Another aspect of the invention is a method of controlling an open-cycle desiccant air conditioning system having a rotatable heat exchanger wheel, a rotatable desiccant carrying moisture transfer wheel, a heater disposed between the heat exchanger wheel and moisture transfer wheel, an evaporator positioned on a side of the heat exchanger wheel opposite from the heater, and means for passing air through the heat exchanger wheel and the moisture transfer wheel in an inlet path and an outlet path, to substantially reduce a concentration of microorganisms in air forced through the air conditioning system, comprising the steps of:

(a) inleting air to the system where the air has a temperature within the range of about 0° F. to about 120° F., and a vapor pressure of about 1 torr to about 25 torr;

(b) exiting inlet air from the moisture transfer wheel where the air has a vapor pressure of no more than 5 torr; and

(c) drawing outlet air having a temperature not exceeding 200° F. through the moisture transfer wheel.

According to a preferred embodiment, the desiccant according to the invention is a zeolite. The zeolite is a crystalline titaniumsilicate molecular sieve zeolite having a pore size of approximately 8 Angstrom units and a composition in term of mole ratios of oxides as follows:

1.0±0.25 M2/n O: TiO2 : y SiO2 : z H2 O

wherein M is at least one cation having a valence of n, y is from 2.5 to 25, and z is from 0 to 100, the zeolite being characterized by an X-ray powder diffraction pattern having the lines and relative intensities as set forth in Table 1 below:

              TABLE 1______________________________________XRD POWDER PATTERN OF ETS-10(0-40° 2 theta)SIGNIFICANT d-SPACING (ANGS.)                   I/Io______________________________________14.7 = .35              W-M7.20 = .15              W-M4.41 = .10              W-M3.60 = .05              VS3.28 = .05              W-Mwhere VS = 60-100; S = 40-60; M = 20-40; and W = 5-20.______________________________________
BRIEF DESCRIPTION OF THE DRAWINGS

The foregoing summary, as well as the following detailed description of the preferred embodiment of the invention, will be better understood when read in conjunction with the appended drawings. For the purpose of illustrating the invention, there is shown in the drawing an embodiment which is presently preferred. It should be understood, however, that the invention is not limited to the precise arrangements and instrumentalities shown. In the drawings:

FIG. 1 is a diagrammatic perspective view of an open-cycle air conditioning system in accordance with the present invention;

FIG. 2 is a greatly enlarged cross-sectional view of a core of a moisture transfer wheel used in the air conditioning system shown in FIG. 1;

FIG. 3 is an enlarged front elevational view of the moisture transfer wheel rotatably supported within a housing;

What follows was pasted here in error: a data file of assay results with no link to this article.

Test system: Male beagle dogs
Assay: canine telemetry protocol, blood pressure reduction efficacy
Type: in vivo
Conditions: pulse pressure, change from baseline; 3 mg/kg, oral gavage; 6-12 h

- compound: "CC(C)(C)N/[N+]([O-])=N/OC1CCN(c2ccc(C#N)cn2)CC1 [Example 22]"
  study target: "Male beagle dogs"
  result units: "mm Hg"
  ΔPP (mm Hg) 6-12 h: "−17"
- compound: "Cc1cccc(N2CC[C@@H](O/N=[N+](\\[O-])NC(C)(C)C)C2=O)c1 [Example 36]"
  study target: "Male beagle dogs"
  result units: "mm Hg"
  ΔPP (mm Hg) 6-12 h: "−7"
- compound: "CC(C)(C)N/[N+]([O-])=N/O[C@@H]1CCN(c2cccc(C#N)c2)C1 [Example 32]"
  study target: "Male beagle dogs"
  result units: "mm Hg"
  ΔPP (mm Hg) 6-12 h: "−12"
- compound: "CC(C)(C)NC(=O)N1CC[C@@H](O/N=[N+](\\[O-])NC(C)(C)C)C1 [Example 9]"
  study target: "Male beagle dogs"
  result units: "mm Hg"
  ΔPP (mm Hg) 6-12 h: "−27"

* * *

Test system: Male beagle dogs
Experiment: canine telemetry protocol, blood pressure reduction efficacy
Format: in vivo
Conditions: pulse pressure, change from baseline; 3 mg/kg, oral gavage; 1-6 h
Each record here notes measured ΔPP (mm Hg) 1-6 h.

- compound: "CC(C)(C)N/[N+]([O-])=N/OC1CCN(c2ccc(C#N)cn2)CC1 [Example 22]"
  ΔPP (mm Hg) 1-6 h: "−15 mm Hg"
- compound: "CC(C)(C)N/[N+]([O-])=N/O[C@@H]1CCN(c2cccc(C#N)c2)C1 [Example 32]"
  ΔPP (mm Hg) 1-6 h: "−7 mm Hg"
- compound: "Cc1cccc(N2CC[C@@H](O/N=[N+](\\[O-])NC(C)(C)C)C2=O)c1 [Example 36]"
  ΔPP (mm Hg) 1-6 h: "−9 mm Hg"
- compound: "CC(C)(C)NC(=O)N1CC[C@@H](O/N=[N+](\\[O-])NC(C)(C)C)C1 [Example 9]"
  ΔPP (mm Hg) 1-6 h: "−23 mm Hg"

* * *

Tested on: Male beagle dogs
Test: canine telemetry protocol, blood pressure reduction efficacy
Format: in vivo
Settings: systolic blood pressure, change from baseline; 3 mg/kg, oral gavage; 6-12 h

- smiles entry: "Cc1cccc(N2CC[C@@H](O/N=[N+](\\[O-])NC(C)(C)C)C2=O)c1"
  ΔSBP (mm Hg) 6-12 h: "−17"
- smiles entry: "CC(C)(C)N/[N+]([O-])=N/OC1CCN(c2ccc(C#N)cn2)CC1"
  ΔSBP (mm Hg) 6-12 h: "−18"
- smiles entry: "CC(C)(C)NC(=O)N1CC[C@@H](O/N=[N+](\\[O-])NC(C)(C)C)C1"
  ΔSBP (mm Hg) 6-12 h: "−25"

FIG. 4 is a greatly enlarged cross-sectional view of the moisture transfer wheel shown in FIG. 3 taken along lines 4--4 of FIG. 3; and

FIG. 5 is a greatly enlarged cross-sectional view of the moisture transfer wheel and housing shown in FIG. 3 taken along lines 5--5 of FIG. 3.

DETAILED DESCRIPTION OF THE PREFERRED EMBODIMENTS

Certain terminology is used in the following description for convenience only and is not limiting.

Turning now to the drawings, FIG. 1 illustrates a schematic of the basic open-cycle air-conditioning system of the present invention. A moisture transfer wheel assembly 11 constitutes the exterior or outside element of the system. As will be noted and discussed later, the assembly 11 is separated into two sections so as to provide an intake path and an exhaust path through the assembly 11, as indicated by the arrows. A heat exchanger wheel assembly 13, also partitioned so as to provide intake and exhaust paths is located substantially adjacent to the moisture transfer wheel assembly 11, separated only by a solar heat regeneration coil 19. Auxiliary solar heating coil 21 may be placed in the system for use in cold months when it is desirable to heat the interior of the area rather than to cool it. The solar coils include fluid pipes which are interconnected with standard solar heating units (not shown). The basic unit terminates in a pair of evaporator elements 15 and 17 separated by a partition 6 with the arrows indicating the intake air into the building and the air exhausting therefrom. A supply blower 23 and a exhaust blower 25 are provided so as to implement the necessary air movement within the system. This particular open-cycle air conditioner system is disclosed in U.S. Pat. No. 4,594,860, the entire disclosure of which is hereby incorporated herein by reference. Accordingly, further description of the structure of the open-cycle air conditioner system is omitted for purposes of brevity only and is not limiting.

As is well known, this type of system provides removal of the moisture from the intake air by the moisture transfer wheel assembly 11. When moisture is removed from the air, the temperature of the air increases. The air is subsequently cooled upon passing through heat exchanger wheel assembly 13, which lowers the temperature of the warm dry air. Evaporator element 15 adds moisture to the air, thus reducing the temperature further and supplying cool air to the conditioned area. The exhaust air passes through evaporator element 17 and through heat exchanger wheel assembly 13 so as to remove heat from the heat exchanger and raise the temperature of the exhaust air. The temperature of the exhaust air is further raised by means of the solar heating element 19 so as to provide high temperature air in the exhaust path resulting in regeneration of the moisture transfer wheel assembly 11. The air from the moisture transfer wheel assembly 11 is exhausted into the atmosphere.